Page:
81. Having considered the issues raised in this petition, this Court cannot say with certainty that the Petitioner’s case is so frivolous that it ought to be terminated at this stage. As was held in Tom Odhiambo Achillah T/A Achilla T.O & Co Advocates vs. Kenneth Wabwire Akide T/A Akide & Company Advocates & 3 Others  eKLR:
“Summary determinations of cases are Draconian and drastic and should only be applied in plain and obvious cases both as regards the facts and the law. In a matter that alleges that the suit is scandalous, frivolous and vexatious, and otherwise an abuse of the court process, I must be satisfied that the suit has no substance, or is fanciful or the Plaintiff is trifling with the court or the suit is not capable of reasoned argument; it has no foundation, no chance of succeeding and is only brought merely for purpose of annoyance or to gain fanciful advantage and will lead to no possible good. A suit would be an abuse of the court process where it is frivolous and vexatious.”
82. Having considered the foregoing, it is my finding that considering the totality of the issues raised, this petition raises prima facie arguable issues for trial. In other words it cannot be said that the petition is wholly frivolous or unarguable at this stage.
83. Having passed the first hurdle the second issue is whether the petitioner has satisfied the provisions of Article 23(3)(c) of the Constitution.
84. Article 23(3)(c) of the Constitution provides that in any proceedings brought under Article 22, a court may grant appropriate relief, including a conservatory order.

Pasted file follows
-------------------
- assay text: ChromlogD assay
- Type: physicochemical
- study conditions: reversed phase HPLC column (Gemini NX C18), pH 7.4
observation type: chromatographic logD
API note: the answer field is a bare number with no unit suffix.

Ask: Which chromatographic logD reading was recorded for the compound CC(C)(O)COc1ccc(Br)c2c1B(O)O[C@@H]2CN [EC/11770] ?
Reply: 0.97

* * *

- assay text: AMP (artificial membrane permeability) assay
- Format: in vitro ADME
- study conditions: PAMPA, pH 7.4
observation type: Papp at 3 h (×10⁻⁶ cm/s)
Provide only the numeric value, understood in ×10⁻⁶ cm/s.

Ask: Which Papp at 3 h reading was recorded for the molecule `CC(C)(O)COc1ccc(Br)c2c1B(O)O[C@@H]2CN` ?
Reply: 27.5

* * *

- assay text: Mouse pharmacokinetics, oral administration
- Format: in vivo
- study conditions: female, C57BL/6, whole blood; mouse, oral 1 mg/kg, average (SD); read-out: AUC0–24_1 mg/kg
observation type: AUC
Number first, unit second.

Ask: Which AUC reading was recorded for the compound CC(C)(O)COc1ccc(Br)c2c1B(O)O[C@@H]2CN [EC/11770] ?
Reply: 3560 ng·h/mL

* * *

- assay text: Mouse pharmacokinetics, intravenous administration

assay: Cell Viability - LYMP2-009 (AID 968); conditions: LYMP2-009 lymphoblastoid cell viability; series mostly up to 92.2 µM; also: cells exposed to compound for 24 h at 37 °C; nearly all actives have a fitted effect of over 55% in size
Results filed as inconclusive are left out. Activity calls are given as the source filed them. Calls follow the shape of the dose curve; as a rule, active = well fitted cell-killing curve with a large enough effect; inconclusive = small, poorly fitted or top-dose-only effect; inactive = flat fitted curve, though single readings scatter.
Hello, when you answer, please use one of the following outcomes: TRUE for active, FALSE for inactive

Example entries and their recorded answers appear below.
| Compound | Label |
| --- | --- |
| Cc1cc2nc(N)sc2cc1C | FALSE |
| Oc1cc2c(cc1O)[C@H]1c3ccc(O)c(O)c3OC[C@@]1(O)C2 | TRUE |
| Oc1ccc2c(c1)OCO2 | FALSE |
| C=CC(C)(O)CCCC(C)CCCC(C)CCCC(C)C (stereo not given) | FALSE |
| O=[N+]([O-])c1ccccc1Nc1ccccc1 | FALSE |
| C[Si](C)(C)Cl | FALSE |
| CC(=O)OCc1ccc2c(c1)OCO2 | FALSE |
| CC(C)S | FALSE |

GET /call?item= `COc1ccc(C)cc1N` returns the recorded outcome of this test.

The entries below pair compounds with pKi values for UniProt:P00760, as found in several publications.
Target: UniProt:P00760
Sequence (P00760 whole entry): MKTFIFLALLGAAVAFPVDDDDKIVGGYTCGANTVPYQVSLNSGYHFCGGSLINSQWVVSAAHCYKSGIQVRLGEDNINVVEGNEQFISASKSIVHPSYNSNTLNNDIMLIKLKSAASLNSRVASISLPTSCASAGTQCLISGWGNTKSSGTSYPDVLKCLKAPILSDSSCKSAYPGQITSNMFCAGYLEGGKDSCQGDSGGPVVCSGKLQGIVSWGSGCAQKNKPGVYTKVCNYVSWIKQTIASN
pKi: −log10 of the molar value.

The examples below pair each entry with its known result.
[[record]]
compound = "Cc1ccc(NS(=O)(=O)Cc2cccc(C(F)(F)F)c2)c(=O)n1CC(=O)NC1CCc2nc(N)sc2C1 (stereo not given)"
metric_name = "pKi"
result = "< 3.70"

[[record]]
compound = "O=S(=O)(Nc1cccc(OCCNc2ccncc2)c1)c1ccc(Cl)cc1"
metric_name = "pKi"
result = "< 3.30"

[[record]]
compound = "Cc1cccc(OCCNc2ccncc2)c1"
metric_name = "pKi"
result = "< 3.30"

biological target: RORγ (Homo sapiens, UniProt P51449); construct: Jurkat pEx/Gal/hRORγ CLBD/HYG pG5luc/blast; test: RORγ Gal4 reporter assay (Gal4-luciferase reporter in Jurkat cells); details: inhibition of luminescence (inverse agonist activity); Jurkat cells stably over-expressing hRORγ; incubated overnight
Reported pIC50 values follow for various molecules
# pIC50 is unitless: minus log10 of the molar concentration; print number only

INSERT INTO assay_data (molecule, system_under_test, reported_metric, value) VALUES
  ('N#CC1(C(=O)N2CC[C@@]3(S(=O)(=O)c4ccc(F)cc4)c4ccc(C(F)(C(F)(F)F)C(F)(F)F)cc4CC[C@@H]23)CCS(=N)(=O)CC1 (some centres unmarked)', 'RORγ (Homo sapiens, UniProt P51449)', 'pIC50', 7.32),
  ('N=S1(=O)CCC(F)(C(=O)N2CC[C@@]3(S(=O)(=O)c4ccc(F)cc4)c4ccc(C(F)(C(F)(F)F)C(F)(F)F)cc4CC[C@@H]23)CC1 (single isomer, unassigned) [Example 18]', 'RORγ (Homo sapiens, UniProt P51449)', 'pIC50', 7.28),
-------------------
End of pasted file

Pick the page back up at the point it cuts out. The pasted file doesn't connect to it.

85. Proceedings under Article 22 of the Constitution deal with the enforcement of the Bill of Rights. Therefore a strict interpretation of Article 23(3)(c) shows that the reliefs specified thereunder are only available where a party is alleging that a right or fundamental freedom in the Bill of Rights has been denied, violated or infringed, or is threatened. From the petition, the Petitioner alleges that the effect of the said transfers would be that his rights to efficient and expeditious disposal of the cases in which he is either a party or acting for other parties are likely to be violated as a result of the delay occasioned by the said transfers. However, as rightly submitted by the Respondents and the interested parties, there is no indication that the judges who will take over the same from the transferred judges will not be able to expeditiously deal with the same. In my view, there is no guarantee that if the transfers are effected in September, to take effect in January of next year the judges concerned must of necessity dispose of all the matters they are handling. Hearing and determination of cases have many imponderables apart from mere timelines. In my view to stop the transfer of all the 105 judges on the basis of pending matters before them without evidence that all of them have matters which they shall not have determined by 2nd June, 2016 would amount to making a determination based on speculation and conjecture. With respect to disruptions caused by the said transfers, even if the conservatory orders were to be granted there is no guarantee that the Judges affected by the transfers would necessarily resume the hearing of the maters pending the determination of the petition in light of the uncertainty that would be engendered by the outcome of this petition hence the position would not be any different.